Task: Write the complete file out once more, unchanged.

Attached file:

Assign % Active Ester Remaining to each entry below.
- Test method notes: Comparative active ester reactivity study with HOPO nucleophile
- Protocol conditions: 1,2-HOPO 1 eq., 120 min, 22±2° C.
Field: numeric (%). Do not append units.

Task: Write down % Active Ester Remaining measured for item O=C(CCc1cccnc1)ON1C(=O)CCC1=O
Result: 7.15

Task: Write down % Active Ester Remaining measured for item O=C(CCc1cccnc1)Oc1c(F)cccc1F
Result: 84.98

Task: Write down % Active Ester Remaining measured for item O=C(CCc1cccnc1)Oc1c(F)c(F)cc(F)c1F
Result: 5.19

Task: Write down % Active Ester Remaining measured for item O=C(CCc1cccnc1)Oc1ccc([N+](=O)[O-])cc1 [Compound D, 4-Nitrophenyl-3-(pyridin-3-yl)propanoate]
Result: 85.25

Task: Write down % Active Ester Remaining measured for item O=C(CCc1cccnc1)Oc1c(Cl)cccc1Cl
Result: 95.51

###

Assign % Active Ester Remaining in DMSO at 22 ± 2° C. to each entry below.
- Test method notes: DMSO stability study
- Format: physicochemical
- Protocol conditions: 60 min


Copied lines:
Assign % Active Ester Remaining to each entry below.
- Test method notes: Comparative active ester reactivity study with HOPO nucleophile
- Protocol conditions: 1,2-HOPO 1 eq., 120 min, 22±2° C.
Field: numeric (%). Do not append units.

Task: Write down % Active Ester Remaining measured for item O=C(CCc1cccnc1)ON1C(=O)CCC1=O
Result: 7.15

Task: Write down % Active Ester Remaining measured for item O=C(CCc1cccnc1)Oc1c(F)cccc1F
Result: 84.98

Task: Write down % Active Ester Remaining measured for item O=C(CCc1cccnc1)Oc1c(F)c(F)cc(F)c1F
Result: 5.19

Task: Write down % Active Ester Remaining measured for item O=C(CCc1cccnc1)Oc1ccc([N+](=O)[O-])cc1 [Compound D, 4-Nitrophenyl-3-(pyridin-3-yl)propanoate]
Result: 85.25

Task: Write down % Active Ester Remaining measured for item O=C(CCc1cccnc1)Oc1c(Cl)cccc1Cl
Result: 95.51

###

Assign % Active Ester Remaining in DMSO at 22 ± 2° C. to each entry below.
- Test method notes: DMSO stability study
- Format: physicochemical
- Protocol conditions: 60 min